State of GeorgiaI’m in Georgia.

From what I hear, that’s already a strike against me. The NEWs articles listed GA as 23-27% of GROSS for CS (I’m already using the ‘lingo’!). Now we’re talking $1,600 – $1,900/month. I’m just finding out how unfair the laws can be. I just received a $10,000 raise 2 weeks ago, and we’ve never spent more than $700/month giving our children everything they need. None of this seems to matter.

We seem to agree that I need to be in my children’s lives as much as possible, but due to travel & long hours getting this far in my career, It’s going to be hard to file for joint physical custody. Even if I changed jobs, now I have a ‘minimum income’ of $80k just to afford the child support. Lot’s of ‘Catch 22s’ in this sordid divorce business.

Getting depressing reading the posts, this is one newsgroup I had never planned on joining. Should change my name to ‘Shocked_Newbie’ 😉


I’m the father of two kids (2 & 5yrs/old) and have been married for 8 years. My wife wants a divorce. My wife was a programmer making $50k/year the 1st 3 years of our marriage while I finished school.

She quit when our 1st child was born. Now I’m making $85k/year and she wants $1800/month. She doesn’t want to work. I’m in the process of contacting an attorney, I think she already has. I offered $1300/month; knowing the kids don’t need that much for support.

Where do I stand.. I’m starting on the dark road of Divorce and don’t have a clue.


Well, from personal experience and seeing what others in your situation have done, your wife’s cleaning habits and laziness unfortunately have little bearing when it comes to custody, unless you have custody to begin with. My suggestion would be to leave her first and take your sons with you, but when you do make sure that the first thing you do is file for divorce and request permanent physical (or Custodial) custody.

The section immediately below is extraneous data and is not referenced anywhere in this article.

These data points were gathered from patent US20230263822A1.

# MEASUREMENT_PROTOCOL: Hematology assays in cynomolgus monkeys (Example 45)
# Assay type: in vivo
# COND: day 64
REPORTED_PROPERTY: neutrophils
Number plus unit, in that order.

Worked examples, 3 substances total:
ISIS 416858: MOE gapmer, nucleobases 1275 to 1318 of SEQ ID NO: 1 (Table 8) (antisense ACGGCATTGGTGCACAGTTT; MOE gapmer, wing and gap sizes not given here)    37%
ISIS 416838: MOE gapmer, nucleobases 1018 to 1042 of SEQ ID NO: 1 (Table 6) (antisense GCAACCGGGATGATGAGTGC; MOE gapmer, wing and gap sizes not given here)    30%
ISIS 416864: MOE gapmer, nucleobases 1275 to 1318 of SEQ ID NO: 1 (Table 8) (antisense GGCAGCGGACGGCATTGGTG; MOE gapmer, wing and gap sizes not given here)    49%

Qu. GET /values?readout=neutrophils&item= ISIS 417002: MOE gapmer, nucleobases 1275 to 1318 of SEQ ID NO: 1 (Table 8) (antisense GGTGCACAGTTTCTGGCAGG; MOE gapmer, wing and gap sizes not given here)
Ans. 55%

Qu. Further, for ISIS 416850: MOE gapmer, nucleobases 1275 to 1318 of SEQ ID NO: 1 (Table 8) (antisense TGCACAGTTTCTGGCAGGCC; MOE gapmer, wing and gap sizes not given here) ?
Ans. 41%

Your best bet is to make sure you have an attorney, I didn’t but I was also VERY lucky. Always remember one thing though, this is the one thing that saved my butt, always remember to document everything, no matter how insignificant it may seem, including her habits, such as cooking, cleaning, time spent with the children, language used around the children, and especially how much of a role she takes or doesn’t take in the children’s education.

All this REALLY DOES matter. Good Luck

You have the makings of a good page – but you need serious help with alignment and spelling.

As for the Why? question – because since the dawn of time, males gave – yes, gave – the task of raising children to the females – and for a very long time, it was all we had. There’s a statement on a club with Yahoo that says – I grew into the Dad I didn’t want – sadly, we have a bad habit of perpetuating that which we live.

Your father was too busy for you, and now, because of social expectations and work habits, we become too busy for our children.

Just as it took – and is still taking – years to create equality for females and those of color, it will take additional decades for fathers to receive the just due for those who want to claim it. There will always be those who don’t want to claim their fatherhood as a prize, tainting those of you who do.

The question remains – how much and what are you willing to give up for your children? Women consistently lose job promotions because of the choices we make of our children over all else. Again, like with fathers, not all women are like this, but they are out there.

It’s a puzzling and sad social problem.

Plus, given that your kids are so young, unless you can show she is an unfit mother (being a slob doesn’t meet that definition), and you didn’t try to suggest it in this forum, my guess is that isn’t worth the argument.

If counseling doesn’t work and you can’t stand your wife, how about joint custody? I’m working out an agreement where I would have my daughter 7 days out of 14 on a 4-3-3-4 night schedule.

If you still care for her, I’d suggest a mediator and counseling. If there isn’t love there and you can’t or are afraid to communicate with her either one to one or with a counselor, then it’s time to find a lawyer or bite the bullet.

The odds…..not good, sadly. Lawyers cost a lot of money and if she’s with you because it’s easier than working herself and supporting herself, then she’ll fight it and use the kids against you.

I wish there were easy answers. If you have the money, find a good family law lawyer and talk with them.